The first ground of appeal was that the ET’s decision could not stand in view of the fact that it was materially affected by EJ Glennie’s refusal to allow amendment of the unfair dismissal claim to allege that it was due to avoiding the Claimant’s bonus.  Had the ET not erred in refusing the amendment to the unfair dismissal claim, it was suggested, the factual framework within which it considered the protected disclosure amendment would have been very different.  In those circumstances, it was said to be impossible to say whether or not the ET would have come to a different result and the matter ought to be remitted.  Only then could the ET judge determine the prejudice of permitting a protected disclosure claim, given that bonus avoidance would have to be considered in relation to the alleged unfair dismissal.

This argument did not find favour with the Court of Appeal.  Any new protected disclosure claim would add to potentially relevant evidence, whether or not the facts of the non-payment of the bonus had to be considered.  It was not inevitable that key facts relating to the whistleblowing complaint – such as the nature and date of the disclosure – would be admissible in a claim limited to unfair dismissal.  An appellate court must be ‘robust and realistic’ and, taking this approach, it could not be said that the ET might have come to a different decision had it permitted the amendment to the unfair dismissal claim (which it should have done).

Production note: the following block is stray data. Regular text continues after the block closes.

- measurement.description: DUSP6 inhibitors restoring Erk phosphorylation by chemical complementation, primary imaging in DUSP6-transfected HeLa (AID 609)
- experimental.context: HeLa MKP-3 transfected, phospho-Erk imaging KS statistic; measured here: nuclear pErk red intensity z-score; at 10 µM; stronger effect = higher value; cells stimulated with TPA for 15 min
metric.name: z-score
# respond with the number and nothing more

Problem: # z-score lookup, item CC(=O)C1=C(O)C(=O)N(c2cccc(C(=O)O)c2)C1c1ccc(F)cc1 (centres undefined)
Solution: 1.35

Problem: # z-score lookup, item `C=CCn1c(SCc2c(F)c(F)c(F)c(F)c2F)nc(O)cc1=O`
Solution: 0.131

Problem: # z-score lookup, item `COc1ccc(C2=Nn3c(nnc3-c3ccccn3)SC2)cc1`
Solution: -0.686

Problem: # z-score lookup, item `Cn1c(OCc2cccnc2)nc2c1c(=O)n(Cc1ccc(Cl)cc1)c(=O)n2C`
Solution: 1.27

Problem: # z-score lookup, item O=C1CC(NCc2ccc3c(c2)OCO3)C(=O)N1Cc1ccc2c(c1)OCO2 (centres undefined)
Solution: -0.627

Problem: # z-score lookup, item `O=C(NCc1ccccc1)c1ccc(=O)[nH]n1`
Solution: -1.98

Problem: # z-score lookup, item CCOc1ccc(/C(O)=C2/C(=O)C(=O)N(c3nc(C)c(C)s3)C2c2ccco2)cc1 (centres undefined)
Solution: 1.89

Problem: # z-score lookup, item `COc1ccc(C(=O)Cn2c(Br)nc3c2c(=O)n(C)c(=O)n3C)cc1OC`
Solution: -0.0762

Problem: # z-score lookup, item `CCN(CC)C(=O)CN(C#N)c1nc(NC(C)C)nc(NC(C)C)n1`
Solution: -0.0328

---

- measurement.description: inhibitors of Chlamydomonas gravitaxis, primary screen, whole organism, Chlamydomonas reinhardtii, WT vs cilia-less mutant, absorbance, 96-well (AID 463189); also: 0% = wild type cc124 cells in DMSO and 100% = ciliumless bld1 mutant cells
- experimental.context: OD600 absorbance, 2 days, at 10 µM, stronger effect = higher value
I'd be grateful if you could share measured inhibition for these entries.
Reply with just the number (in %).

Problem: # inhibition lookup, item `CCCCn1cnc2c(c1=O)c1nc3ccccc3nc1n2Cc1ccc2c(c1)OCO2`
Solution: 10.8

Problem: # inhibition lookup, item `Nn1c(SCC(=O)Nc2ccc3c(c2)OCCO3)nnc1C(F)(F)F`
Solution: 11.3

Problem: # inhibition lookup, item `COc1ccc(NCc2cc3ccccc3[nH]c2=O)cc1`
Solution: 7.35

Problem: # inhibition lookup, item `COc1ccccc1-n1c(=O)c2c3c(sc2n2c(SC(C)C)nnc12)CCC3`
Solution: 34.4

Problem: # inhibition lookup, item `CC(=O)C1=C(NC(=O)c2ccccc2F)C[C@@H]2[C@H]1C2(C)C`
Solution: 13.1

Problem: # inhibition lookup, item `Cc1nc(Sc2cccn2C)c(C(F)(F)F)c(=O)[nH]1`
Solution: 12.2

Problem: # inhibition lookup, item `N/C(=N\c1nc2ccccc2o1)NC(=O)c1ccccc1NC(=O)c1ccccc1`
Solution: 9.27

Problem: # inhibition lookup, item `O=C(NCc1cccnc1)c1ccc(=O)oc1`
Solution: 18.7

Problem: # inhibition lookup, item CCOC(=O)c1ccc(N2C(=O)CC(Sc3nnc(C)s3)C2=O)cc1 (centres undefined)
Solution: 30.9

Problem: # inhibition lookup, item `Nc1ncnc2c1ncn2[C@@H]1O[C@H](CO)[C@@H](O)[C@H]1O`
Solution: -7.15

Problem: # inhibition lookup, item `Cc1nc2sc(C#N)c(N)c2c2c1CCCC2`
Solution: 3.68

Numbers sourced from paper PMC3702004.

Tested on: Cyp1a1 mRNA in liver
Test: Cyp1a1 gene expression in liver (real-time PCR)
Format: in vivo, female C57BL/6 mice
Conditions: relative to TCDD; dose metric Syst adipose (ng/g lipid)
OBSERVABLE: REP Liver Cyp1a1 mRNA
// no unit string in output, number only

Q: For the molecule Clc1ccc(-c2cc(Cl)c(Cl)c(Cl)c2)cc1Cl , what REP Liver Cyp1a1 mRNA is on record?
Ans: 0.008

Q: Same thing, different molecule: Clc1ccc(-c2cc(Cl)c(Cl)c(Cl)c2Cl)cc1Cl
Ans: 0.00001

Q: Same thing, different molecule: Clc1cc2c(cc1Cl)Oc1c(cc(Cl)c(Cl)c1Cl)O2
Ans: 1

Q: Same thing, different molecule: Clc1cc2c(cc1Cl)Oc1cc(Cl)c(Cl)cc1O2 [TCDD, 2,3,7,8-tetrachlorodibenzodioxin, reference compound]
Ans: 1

The application for a costs limiting order in the Court of Appeal, pursuant to CPR 52.9A, was also rejected on the grounds that it was out of time.


Elias LJ noted that the rule in Jafri, requiring remittance wherever a case management decision erred in law save in the clearest cases, often had unfortunate consequences contrary to the overriding objective.  EAT judges would be in just as good a position to make a new decision where it was unnecessary to make new findings of fact and remitting the matter would, in those cases, simply cause unnecessary delay and increase costs.  While the EAT was required to remit in the absence of the consent of the parties, it was encouraged to ask the parties, in advance of the hearing, to consent to it making the case management decision afresh.


Kuznetsov reaffirms that the Tribunal will scrutinise applications to amend on the grounds of new facts with care and that only exceptionally will it be possible to persuade it that causes of action could not have been pleaded in the absence of later disclosure.  It is also notable that the late disclosure occurred as a result of a subject access request some two and a half years after dismissal, so there is no suggestion that an earlier request would not have uncovered the same material.

It is not enough for a Claimant to show overlap between relevant facts in one claim and those relating to a proposed amendment.  The particular elements of a different cause of action are likely to require the investigation of different factual issues (even if closely related to those already ‘in play’); and an additional cause of action will always involve additional time and cost.  These considerations will always weigh heavily against the Tribunal granting amendments.

The judgment is available here.